New Year’s Resolutions that Work with Your Brain.

Via on Dec 31, 2012

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Traditional New Years’ Resolutions fall into the category of behavior that I call “control mechanisms.”

Resolutions like going to the gym more often or losing 20 pounds are based on trying to control the feeling that “there’s something wrong with me being just as I am.” This feeling, called Learned Distress, is what your brain uses to automatically generate the negative moments of your life.

Learned Distress doesn’t take kindly to being controlled.

Sometimes the control mechanism out and out fails. You just can’t get out of bed early enough to make it to the gym before work. Oh, well.

Or, if you’re particularly good at controlling it, Learned Distress also can be sneaky and find another way “out.” Maybe you’re three weeks into your gym routine when you slip on the ice and injure your back. There goes your resolution!

Or, your learned distress might even find an entirely different aspect of your life within which to express itself. If the feeling is “there’s something wrong with how I look,” you might have something go wrong with some other aspect of your appearance or your significant other might start complaining that you don’t know how to dress well.

You might guess correctly, then, that New Years’ resolutions are not something I recommend to my clients. However, there is a type of resolution you could craft based on an element of Quanta Change that will work with your brain’s automatic generating force, instead of trying to control it.

First, you should know that the part of your brain that stores Learned Distress only deals with how you feel about being yourself. It isn’t capable of rational thought. And, this part of your brain, your sense of self, deals only with two simple kinds of feeling—”It’s good being me exactly as I am,” and, “There’s something wrong with me being exactly as I am.” Every feeling you have and every moment of your life, positive or negative, can be traced back to one of these two basic kinds of feelings.

So, when you craft a control-style resolution, you’re really reinforcing the “something wrong with me” feeling.

Your brain recharges while you sleep with the feelings you experience every day. When you resolve to go to the gym more often to keep this negative feeling under control, your brain actually recharges with it at night, and you wake up the next day with just a tad bit more of the feeling that “there’s really something wrong with my body”—the exact opposite of what you were going for!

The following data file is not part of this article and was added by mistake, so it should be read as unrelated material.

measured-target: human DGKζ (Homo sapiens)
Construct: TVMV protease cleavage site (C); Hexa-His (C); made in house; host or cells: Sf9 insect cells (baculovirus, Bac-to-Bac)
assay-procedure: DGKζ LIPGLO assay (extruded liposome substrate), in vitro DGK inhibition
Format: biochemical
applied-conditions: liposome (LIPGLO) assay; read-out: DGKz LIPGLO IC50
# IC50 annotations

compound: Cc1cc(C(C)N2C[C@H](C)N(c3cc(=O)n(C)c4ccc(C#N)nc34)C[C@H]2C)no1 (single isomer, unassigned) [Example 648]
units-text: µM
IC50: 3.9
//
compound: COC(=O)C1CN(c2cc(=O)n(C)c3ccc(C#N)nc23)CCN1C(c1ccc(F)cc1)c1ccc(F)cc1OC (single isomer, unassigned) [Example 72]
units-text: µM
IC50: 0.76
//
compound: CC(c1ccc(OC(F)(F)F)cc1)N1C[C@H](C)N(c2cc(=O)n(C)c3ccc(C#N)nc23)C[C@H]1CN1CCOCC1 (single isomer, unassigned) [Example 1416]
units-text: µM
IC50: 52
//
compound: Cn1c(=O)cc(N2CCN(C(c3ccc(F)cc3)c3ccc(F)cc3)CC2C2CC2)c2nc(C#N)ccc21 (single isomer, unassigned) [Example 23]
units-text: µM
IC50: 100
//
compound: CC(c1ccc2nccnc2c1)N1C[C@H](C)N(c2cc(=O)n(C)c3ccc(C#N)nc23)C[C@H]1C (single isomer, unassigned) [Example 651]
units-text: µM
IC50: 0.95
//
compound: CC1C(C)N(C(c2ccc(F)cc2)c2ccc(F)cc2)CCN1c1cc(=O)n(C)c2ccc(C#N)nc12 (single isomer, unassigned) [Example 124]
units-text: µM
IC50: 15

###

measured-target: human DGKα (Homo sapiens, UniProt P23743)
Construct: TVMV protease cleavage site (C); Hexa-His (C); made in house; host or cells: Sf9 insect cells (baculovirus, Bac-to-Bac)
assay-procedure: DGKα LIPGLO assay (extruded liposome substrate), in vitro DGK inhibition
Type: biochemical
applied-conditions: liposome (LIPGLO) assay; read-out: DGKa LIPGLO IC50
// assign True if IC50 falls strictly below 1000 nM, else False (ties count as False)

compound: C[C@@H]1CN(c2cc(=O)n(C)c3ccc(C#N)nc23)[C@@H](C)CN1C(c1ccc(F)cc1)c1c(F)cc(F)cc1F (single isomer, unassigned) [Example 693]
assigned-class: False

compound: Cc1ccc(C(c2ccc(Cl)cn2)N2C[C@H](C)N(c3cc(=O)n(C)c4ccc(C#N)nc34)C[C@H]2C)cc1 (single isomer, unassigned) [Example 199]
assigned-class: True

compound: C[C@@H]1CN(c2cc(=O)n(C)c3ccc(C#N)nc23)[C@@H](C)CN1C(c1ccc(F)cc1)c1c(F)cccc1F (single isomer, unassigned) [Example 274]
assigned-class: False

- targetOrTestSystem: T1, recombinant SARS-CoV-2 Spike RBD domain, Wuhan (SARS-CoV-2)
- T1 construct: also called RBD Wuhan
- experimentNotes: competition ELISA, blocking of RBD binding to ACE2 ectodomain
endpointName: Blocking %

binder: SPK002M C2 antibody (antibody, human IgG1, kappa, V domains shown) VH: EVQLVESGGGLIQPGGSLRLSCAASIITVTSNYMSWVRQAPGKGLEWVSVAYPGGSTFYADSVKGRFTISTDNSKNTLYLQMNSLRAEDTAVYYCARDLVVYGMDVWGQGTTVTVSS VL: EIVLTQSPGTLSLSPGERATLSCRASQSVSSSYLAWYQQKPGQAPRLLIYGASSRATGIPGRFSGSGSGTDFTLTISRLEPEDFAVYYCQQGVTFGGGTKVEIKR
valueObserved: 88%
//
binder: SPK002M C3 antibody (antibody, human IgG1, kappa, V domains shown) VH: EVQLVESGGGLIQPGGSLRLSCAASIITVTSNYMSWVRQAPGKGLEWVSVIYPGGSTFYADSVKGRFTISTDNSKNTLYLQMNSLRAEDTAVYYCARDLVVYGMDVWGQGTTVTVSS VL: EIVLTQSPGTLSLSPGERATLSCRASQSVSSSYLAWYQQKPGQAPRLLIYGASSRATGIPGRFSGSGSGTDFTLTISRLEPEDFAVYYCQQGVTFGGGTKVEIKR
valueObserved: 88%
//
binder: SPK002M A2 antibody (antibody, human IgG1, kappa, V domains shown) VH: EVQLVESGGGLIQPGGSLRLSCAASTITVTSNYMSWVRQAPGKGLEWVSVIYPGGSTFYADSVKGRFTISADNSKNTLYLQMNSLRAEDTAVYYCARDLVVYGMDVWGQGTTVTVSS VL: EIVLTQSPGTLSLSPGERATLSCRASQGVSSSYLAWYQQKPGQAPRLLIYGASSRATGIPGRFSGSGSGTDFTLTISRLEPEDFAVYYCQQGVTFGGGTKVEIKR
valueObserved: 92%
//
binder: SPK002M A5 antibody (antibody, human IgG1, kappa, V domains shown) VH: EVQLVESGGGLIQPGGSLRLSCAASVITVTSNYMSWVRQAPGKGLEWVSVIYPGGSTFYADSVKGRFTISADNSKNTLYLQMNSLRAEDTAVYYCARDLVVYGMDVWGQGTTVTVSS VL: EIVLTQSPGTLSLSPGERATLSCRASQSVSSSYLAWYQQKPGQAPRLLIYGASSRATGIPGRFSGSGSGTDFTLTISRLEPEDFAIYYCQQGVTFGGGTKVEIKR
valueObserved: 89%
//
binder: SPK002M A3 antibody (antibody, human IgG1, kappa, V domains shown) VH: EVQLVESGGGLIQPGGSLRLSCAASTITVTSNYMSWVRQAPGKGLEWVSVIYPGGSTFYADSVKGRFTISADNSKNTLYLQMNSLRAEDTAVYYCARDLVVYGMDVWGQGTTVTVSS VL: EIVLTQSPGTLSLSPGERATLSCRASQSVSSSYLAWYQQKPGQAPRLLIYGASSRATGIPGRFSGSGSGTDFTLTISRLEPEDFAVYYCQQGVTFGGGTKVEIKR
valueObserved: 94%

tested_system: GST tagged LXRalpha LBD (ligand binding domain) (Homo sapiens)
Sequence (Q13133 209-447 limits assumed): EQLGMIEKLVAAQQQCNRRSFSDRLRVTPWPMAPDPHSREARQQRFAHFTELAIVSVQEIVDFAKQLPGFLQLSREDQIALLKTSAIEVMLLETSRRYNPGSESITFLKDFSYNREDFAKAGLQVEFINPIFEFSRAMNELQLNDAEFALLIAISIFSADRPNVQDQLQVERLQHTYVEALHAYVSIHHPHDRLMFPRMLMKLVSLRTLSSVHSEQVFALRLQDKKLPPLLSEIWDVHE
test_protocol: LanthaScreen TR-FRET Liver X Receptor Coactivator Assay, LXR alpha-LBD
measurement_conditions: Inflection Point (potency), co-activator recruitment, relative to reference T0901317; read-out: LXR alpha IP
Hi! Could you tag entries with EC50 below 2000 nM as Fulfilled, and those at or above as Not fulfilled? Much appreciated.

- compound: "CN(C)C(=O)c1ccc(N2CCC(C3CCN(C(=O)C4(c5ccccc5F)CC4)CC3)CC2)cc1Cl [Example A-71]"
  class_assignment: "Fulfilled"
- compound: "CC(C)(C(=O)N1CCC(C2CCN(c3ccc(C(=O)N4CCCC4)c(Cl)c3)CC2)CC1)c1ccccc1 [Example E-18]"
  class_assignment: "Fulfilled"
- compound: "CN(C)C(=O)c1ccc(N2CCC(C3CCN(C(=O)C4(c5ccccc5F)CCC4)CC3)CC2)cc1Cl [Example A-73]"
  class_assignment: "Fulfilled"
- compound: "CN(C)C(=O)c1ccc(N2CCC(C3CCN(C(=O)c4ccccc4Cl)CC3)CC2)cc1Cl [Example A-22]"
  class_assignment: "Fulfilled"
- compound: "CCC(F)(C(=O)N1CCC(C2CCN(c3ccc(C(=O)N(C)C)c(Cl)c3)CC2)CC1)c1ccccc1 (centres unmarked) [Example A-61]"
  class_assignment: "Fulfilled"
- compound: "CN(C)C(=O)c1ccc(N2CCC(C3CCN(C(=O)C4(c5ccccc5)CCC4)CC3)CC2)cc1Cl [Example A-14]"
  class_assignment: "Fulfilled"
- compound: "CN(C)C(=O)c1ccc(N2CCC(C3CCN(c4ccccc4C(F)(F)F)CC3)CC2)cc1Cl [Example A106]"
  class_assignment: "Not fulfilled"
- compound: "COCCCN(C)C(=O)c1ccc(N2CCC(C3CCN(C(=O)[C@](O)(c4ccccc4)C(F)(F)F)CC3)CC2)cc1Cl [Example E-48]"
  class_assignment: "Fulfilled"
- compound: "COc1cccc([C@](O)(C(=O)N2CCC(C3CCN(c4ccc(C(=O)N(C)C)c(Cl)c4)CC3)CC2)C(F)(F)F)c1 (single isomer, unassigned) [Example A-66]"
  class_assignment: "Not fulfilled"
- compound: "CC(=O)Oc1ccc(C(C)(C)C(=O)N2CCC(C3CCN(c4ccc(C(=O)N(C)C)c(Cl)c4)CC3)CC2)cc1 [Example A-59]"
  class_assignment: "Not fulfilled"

So, if you’re going to make a New Year’s resolution, I recommend making one that reinforces the positive way you would like to feel.

Maybe something like, “I feel good in my own skin for the first time in my life.” Or, if the change you want to see has to do with relationships, “When I’m with others, I feel so comfortable being just who I am and I really know that I matter.” Or, if it has to do with finding bigger ways to serve others, “It feels so good to have found my unique way of making the world a better place and to see the good rippling outward!” You might visualize these outcomes as if they had already happened, letting yourself feel the joy of how different it is to be you in this new way. This helps your brain experience the feeling you want it to recharge with when you’re asleep.

I hope you’ll give this a try and report back to let me know how it worked for you. Wishing you a joyous new year!

 

~

Ed: Brianna B.

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About Sara Avery

Sara Avery’s passion is helping people uncover the energy that creates their story and the uniqueness of who they really are. In 2001, she transitioned from her first career as an orchestral violinist to guiding people through the deep transformation of Quanta Change. Quanta Change identifies Learned Distress (the feeling that “there is something wrong with me” absorbed in the womb and early in life) as the source of non-well-being. This unique process works with your brain during sleep to permanently remove layers of Learned Distress, allowing your natural well-being to become the source from which your life is generated. Sara’s clients discover a new ease and joy in life that they’ve never experienced—in emotional, spiritual, and physical realms. One client said, “I’ve been seeking for 40 years, and this is by far the best thing I’ve ever done for myself.” Learn more on her website or read more from Sara on her blog. Or, connect with her on Facebook or Twitter.

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6 Responses to “New Year’s Resolutions that Work with Your Brain.”

  1. dont push my buttons says:

    We need to be careful about the "goals" we put onto *others* as well.

    My personal trainer says things like, "You're gonna be as sexy as you want to be." or "We're here to change your body." Both of these statements leave my mind reeling with "WTF???" type thoughts.

    Maybe I have no reason to be and not interested in being sexy, and maybe there's nothing wrong with my body. One size never fits all. What motivates you, won't necessarily motivate me nor leave me feeling good about myself.

    • Sara_Avery says:

      Thanks for sharing your thoughts! I agree that people who are in any kind of helping profession especially need to be aware of their client's goals as the goal, not their own.

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